My specific example is that I create Python handlers for Qt windows and 
then from the Qt/C++ I call methods on those Python objects from C++ 
such as “handle mouse event”.


You're in a bit of trouble here regardless, depending on how robust you 
need to be. If you've only got synchronous, single-threaded event 
handlers then you'll be okay. Anything more complex and you'll have some 
fun debugging sessions to look forward to.


I would definitely say look at PyBind11. A while ago I posted a sample 
using this to embed Python in a game engine at 
https://devblogs.microsoft.com/python/embedding-python-in-a-cpp-project-with-visual-studio/ 
(VS is not required, it just happened to be the hook to do the 
post/video ;) )


To jump straight to the code, go to 
https://github.com/zooba/ogre3d-python-embed/blob/master/src/PythonCharacter.cpp 
and search for "py::", and also 
https://github.com/zooba/ogre3d-python-embed/blob/master/src/ogre_module.h


PyBind11 is nice for avoiding the boilerplate and ref-counting, but has 
its own set of obscure error cases. It's also not as easy to debug as 
Cython or going straight to the Python C API, depending on what the 
issue is, as there's no straightforward generated code. Even stepping 
through the templated code interactively in VS doesn't help make it any 
easier to follow.


Cheers,
Steve
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[Python-Dev] Re: PEP: Modify the C API to hide implementation details

2020-04-13 Thread Steve Dower

On 13Apr2020 1325, Paul Moore wrote:

Personally, I'd say that "recommended 3rd party tools" reads as saying
"if you want a 3rd party tool to build extensions, these are good (and
are a lot easier than using the raw C API)". That's a lot different
than saying "we recommend that people writing C extensions do not use
the raw C API, but use one of these tools instead".


Yeah, that's fair. But at the same time, saying anything more strong is 
an endorsement that we might have to withdraw at some point in the 
future (if the project we recommend implodes, for example).



Also, if we *are* going to push people away from the raw C API, then I
think we should be recommending a particular tool (likely Cython) as
what people writing their first extension (or wanting to switch from
the raw C API for the first time) should use. Faced with the API docs,
and a list of 3rd party options, I know that *I* am likely to say
"yeah, leave that research for another day, I'll use what's in the
docs in front of me for now". Also, if we are expecting to push people
towards 3rd party tools, that seems to me to be a relatively
significant shift in emphasis, and one we should be publicising more
directly (via What's New, and blog postings / release announcements,
etc.) In the absence of anything like that, I think it's quite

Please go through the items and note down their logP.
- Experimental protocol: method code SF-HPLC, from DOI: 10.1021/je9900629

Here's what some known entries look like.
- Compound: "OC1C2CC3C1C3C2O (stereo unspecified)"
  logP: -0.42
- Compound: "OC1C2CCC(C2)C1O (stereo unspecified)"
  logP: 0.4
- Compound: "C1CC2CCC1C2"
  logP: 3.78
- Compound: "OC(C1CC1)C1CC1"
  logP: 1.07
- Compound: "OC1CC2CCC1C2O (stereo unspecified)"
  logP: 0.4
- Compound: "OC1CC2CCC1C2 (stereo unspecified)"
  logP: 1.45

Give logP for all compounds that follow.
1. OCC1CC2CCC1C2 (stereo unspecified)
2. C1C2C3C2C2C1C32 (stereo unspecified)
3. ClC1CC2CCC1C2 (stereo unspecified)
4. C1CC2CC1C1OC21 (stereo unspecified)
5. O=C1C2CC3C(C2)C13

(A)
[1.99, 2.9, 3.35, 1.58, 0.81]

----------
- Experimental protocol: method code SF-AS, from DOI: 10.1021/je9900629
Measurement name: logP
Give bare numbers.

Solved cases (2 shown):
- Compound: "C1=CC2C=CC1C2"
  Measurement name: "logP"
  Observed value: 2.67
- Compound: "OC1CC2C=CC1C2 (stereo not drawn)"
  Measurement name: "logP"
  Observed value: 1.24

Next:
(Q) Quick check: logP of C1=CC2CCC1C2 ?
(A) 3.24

reasonable for people to gravitate towards the traditional C API.


Right, except we haven't decided to do it yet. There's still a debate 
about whether the current third party tools are even sufficient (not to 
mention what "sufficient" means).



Having said all this, I *do* think that promoting some 3rd party tool
(as I say, I suspect this would be Cython) as the recommended means of
writing C extensions, is a reasonable approach to take. I just object
to it happening "quietly" via changes like this which make it harder
to use the raw C API, justifying themselves by saying "you shouldn't
do that anyway".


Agreed, I'd rather be up front about it.


On a related but different note, what is the recommended policy
(assuming it's not to use the C API) for embedding Python, and for
exposing the embedding app to Python as a C extension? My standard
example of this is the Vim interface to Python - see
https://github.com/vim/vim/blob/master/src/if_python3.c. I originally
wrote this back in the Python 1.5 days, so it's *very* old, and quite
likely not how I'd write it now, even using the C API. But what's the
recommendation for code like that in the face of these changes, and
the suggestion that using 3rd party tools is the normal way to write C
extensions?


I don't think any current 3rd party tools really help with embedding (I 
say that as a regular embedder, not as someone who skim-read their 
docs). In this case, you really do need low-level access to Python's 
thread and memory management, and the ability to interact directly with 
the rest of your application's data structures.


PyBind11 is the best I've used here - Cython insists on including all 
its boilerplate to make a complete module, which often is not what you 
want. But there's a lot of core things that need to be improved if 
embedding is going to get any better, as I've posted often enough. We